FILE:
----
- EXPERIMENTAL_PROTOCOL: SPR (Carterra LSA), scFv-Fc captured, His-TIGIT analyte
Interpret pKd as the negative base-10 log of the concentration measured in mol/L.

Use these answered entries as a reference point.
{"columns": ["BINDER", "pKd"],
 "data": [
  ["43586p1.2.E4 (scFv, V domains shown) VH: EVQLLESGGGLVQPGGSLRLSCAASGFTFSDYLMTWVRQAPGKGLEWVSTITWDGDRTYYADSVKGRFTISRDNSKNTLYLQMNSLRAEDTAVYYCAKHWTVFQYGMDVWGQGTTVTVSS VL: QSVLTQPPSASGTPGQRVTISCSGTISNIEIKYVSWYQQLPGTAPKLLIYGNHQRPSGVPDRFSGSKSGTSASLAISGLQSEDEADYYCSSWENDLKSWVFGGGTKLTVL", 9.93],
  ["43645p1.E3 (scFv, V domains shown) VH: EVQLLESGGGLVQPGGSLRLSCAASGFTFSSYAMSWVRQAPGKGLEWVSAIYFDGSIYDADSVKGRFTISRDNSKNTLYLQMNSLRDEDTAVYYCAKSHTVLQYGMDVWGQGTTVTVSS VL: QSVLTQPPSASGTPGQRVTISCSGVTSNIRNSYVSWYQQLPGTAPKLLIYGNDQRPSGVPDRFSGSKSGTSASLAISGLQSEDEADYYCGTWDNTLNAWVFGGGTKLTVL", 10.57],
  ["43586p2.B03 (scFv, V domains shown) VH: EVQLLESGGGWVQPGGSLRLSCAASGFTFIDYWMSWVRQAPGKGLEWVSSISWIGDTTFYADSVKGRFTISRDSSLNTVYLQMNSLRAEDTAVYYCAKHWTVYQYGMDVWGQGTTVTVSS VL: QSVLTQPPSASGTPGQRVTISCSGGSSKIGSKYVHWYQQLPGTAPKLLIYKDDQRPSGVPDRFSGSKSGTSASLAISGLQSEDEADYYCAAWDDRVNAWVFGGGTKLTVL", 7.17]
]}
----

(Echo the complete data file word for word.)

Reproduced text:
- EXPERIMENTAL_PROTOCOL: SPR (Carterra LSA), scFv-Fc captured, His-TIGIT analyte
Interpret pKd as the negative base-10 log of the concentration measured in mol/L.

Use these answered entries as a reference point.
{"columns": ["BINDER", "pKd"],
 "data": [
  ["43586p1.2.E4 (scFv, V domains shown) VH: EVQLLESGGGLVQPGGSLRLSCAASGFTFSDYLMTWVRQAPGKGLEWVSTITWDGDRTYYADSVKGRFTISRDNSKNTLYLQMNSLRAEDTAVYYCAKHWTVFQYGMDVWGQGTTVTVSS VL: QSVLTQPPSASGTPGQRVTISCSGTISNIEIKYVSWYQQLPGTAPKLLIYGNHQRPSGVPDRFSGSKSGTSASLAISGLQSEDEADYYCSSWENDLKSWVFGGGTKLTVL", 9.93],
  ["43645p1.E3 (scFv, V domains shown) VH: EVQLLESGGGLVQPGGSLRLSCAASGFTFSSYAMSWVRQAPGKGLEWVSAIYFDGSIYDADSVKGRFTISRDNSKNTLYLQMNSLRDEDTAVYYCAKSHTVLQYGMDVWGQGTTVTVSS VL: QSVLTQPPSASGTPGQRVTISCSGVTSNIRNSYVSWYQQLPGTAPKLLIYGNDQRPSGVPDRFSGSKSGTSASLAISGLQSEDEADYYCGTWDNTLNAWVFGGGTKLTVL", 10.57],
  ["43586p2.B03 (scFv, V domains shown) VH: EVQLLESGGGWVQPGGSLRLSCAASGFTFIDYWMSWVRQAPGKGLEWVSSISWIGDTTFYADSVKGRFTISRDSSLNTVYLQMNSLRAEDTAVYYCAKHWTVYQYGMDVWGQGTTVTVSS VL: QSVLTQPPSASGTPGQRVTISCSGGSSKIGSKYVHWYQQLPGTAPKLLIYKDDQRPSGVPDRFSGSKSGTSASLAISGLQSEDEADYYCAAWDDRVNAWVFGGGTKLTVL", 7.17]
]}